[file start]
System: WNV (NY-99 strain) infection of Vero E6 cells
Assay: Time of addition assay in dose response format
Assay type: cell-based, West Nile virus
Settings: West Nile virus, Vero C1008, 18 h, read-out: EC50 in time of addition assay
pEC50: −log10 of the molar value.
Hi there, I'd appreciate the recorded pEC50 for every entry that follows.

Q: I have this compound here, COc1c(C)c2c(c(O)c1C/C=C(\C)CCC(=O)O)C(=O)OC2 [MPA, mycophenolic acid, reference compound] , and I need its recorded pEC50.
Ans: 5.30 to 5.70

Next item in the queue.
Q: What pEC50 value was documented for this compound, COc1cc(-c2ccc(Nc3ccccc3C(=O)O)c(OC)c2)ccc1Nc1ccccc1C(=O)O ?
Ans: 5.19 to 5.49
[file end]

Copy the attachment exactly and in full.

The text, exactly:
System: WNV (NY-99 strain) infection of Vero E6 cells
Assay: Time of addition assay in dose response format
Assay type: cell-based, West Nile virus
Settings: West Nile virus, Vero C1008, 18 h, read-out: EC50 in time of addition assay
pEC50: −log10 of the molar value.
Hi there, I'd appreciate the recorded pEC50 for every entry that follows.

Q: I have this compound here, COc1c(C)c2c(c(O)c1C/C=C(\C)CCC(=O)O)C(=O)OC2 [MPA, mycophenolic acid, reference compound] , and I need its recorded pEC50.
Ans: 5.30 to 5.70

Next item in the queue.
Q: What pEC50 value was documented for this compound, COc1cc(-c2ccc(Nc3ccccc3C(=O)O)c(OC)c2)ccc1Nc1ccccc1C(=O)O ?
Ans: 5.19 to 5.49